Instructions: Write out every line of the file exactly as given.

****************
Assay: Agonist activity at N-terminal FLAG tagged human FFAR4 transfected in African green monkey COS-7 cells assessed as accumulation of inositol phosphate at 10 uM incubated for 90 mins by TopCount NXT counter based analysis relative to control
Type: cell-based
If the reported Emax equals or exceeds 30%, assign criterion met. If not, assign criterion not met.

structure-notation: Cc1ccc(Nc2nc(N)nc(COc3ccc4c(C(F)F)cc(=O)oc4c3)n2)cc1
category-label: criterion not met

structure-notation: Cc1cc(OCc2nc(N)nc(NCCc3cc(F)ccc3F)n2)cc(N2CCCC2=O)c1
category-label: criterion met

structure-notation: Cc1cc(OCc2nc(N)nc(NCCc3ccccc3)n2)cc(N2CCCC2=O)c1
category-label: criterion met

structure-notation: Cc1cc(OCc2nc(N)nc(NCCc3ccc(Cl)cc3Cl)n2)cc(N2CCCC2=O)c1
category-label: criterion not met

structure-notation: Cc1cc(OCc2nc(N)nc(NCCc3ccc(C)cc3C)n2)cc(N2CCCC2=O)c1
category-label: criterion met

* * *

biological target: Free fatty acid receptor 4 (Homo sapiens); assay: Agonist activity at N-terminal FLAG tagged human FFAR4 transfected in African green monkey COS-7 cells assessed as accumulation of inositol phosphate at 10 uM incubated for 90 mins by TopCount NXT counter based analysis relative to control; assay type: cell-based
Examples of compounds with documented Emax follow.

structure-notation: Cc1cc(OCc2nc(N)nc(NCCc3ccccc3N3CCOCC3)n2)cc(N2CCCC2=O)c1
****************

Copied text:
Assay: Agonist activity at N-terminal FLAG tagged human FFAR4 transfected in African green monkey COS-7 cells assessed as accumulation of inositol phosphate at 10 uM incubated for 90 mins by TopCount NXT counter based analysis relative to control
Type: cell-based
If the reported Emax equals or exceeds 30%, assign criterion met. If not, assign criterion not met.

structure-notation: Cc1ccc(Nc2nc(N)nc(COc3ccc4c(C(F)F)cc(=O)oc4c3)n2)cc1
category-label: criterion not met

structure-notation: Cc1cc(OCc2nc(N)nc(NCCc3cc(F)ccc3F)n2)cc(N2CCCC2=O)c1
category-label: criterion met

structure-notation: Cc1cc(OCc2nc(N)nc(NCCc3ccccc3)n2)cc(N2CCCC2=O)c1
category-label: criterion met

structure-notation: Cc1cc(OCc2nc(N)nc(NCCc3ccc(Cl)cc3Cl)n2)cc(N2CCCC2=O)c1
category-label: criterion not met

structure-notation: Cc1cc(OCc2nc(N)nc(NCCc3ccc(C)cc3C)n2)cc(N2CCCC2=O)c1
category-label: criterion met

* * *

biological target: Free fatty acid receptor 4 (Homo sapiens); assay: Agonist activity at N-terminal FLAG tagged human FFAR4 transfected in African green monkey COS-7 cells assessed as accumulation of inositol phosphate at 10 uM incubated for 90 mins by TopCount NXT counter based analysis relative to control; assay type: cell-based
Examples of compounds with documented Emax follow.

structure-notation: Cc1cc(OCc2nc(N)nc(NCCc3ccccc3N3CCOCC3)n2)cc(N2CCCC2=O)c1